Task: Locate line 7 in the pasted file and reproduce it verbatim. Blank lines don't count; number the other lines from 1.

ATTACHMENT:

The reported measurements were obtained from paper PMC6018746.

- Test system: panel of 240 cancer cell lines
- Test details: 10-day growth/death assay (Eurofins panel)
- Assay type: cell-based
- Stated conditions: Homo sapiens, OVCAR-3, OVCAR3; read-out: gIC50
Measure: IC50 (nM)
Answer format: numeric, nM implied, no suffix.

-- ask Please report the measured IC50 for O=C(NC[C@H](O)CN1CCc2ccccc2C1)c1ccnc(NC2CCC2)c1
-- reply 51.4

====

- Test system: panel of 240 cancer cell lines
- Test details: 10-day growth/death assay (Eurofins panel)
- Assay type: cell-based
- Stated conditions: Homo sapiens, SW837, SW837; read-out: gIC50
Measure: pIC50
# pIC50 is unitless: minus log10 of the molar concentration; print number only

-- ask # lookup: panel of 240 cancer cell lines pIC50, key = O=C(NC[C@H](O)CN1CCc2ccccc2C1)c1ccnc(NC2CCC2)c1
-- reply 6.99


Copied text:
Answer format: numeric, nM implied, no suffix.